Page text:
13. Harry Brecheen
  1. General
  2. Awards
  3. Career Stats
  • Born: October 14, 1914 in Broken Bow, OK USA
  • Weight: 160 lbs.
  • Height: 5'10"
  • Bats: L
  • Throws: L
  • Debut: April 22, 1940
  • Final Game: September 13, 1953
  • Baseball Magazine All-Star - 1945
  • Baseball Magazine All-Star - 1945
  • Baseball Magazine All-Star - 1946
  • Baseball Magazine All-Star - 1948
  • TSN All-Star - 1948
 
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Harry Brecheen is one of the best left handed Pitchers in St. Louis Cardinals and from 1944 to 1949 he would win 14 or more Games en route to helping the Redbirds win the 1944 and 1946 World Series.  His best season was in 1948 where he posted 20 Wins and was the National League leader in Earned Run Average (2.24), Shutouts (7), FIP (2.37), WHIP (1.037) and SO/BB (3.04) and was fifth in MVP voting.  Overall he won 128 Games for St. Louis, but it was his accomplishments in the 1946 Fall Classic that cements him high on this list.

In that 1946 World Series he would make history where he would become the first southpaw to win three games where over 20 Innings he had a 0.45 ERA and 0.950 WHIP.  It is also worth mentioning that he recorded a Win in the 1944 Word Series where he allowed only one run.  His overall World Series performance shows a 4-1 record with an ERA of 0.83.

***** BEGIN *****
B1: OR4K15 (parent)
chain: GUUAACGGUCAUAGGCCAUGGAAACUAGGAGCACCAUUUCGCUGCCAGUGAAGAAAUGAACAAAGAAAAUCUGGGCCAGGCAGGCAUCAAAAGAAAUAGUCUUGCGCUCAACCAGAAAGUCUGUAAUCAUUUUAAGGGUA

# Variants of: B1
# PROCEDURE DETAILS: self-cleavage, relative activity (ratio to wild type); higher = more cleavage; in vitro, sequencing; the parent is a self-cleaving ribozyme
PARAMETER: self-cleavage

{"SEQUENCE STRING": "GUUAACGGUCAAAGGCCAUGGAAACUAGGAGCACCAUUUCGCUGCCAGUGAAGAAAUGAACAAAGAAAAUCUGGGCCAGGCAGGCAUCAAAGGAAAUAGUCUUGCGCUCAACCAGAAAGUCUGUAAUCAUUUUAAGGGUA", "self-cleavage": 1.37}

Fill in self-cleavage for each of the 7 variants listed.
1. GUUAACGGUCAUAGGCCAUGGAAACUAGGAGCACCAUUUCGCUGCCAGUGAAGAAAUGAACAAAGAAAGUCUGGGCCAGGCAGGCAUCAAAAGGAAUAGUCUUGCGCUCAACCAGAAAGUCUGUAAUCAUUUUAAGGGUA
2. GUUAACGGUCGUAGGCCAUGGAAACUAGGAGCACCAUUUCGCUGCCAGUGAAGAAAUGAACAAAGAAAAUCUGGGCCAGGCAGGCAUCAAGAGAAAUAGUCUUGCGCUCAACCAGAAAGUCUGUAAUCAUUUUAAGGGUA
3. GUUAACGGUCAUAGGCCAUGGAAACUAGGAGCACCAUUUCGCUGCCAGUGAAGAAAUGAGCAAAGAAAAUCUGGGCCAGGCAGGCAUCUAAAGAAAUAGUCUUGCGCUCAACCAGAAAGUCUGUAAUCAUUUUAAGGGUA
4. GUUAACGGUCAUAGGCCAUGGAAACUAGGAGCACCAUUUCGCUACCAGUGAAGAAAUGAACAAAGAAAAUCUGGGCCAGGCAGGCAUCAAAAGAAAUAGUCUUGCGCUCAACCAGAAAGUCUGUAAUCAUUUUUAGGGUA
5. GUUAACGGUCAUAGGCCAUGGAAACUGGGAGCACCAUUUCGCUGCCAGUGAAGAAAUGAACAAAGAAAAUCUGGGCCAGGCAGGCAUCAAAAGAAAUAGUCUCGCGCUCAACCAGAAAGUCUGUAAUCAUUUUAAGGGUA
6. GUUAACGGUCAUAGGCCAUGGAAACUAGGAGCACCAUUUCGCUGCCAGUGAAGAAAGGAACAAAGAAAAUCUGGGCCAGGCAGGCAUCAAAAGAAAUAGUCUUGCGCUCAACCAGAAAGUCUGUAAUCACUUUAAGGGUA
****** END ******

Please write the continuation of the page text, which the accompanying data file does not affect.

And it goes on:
The Bullet Points

  • Position: Pitcher
  • Acquired: Purchased from the Chicago Cubs before the 1938 season.
  • Departed: Released 10/32/52.
  • Games Played: 292
  • Notable Statistics: 128-79 Record
    224 Games Started
    2.92 ERA
    122 Complete Games
    46 Games Finished
    18 Saves
    1,907.2 Innings Pitched
    857 Strikeouts
    3.25 FIP
    1.181 WHIP
    39.9 bWAR
  • Major Accolades and Awards:

    World Series Champion (1944 & 1946)

    All Star Game (1947 & 1948)

    Highest bWAR for Pitchers (1948)

    Lowest ERA (1948)

    Highest SO/9 (1948)

    Most Strikeouts (1948)

    Most Shutouts (1946 & 1948)

    Highest ERA+ (1948)

    Lowest FIP (1948)

    Highest Win Probability Added (1945 & 1948)

    Highest Fielding Percentage by a Pitcher (1944, 1948 & 1950)
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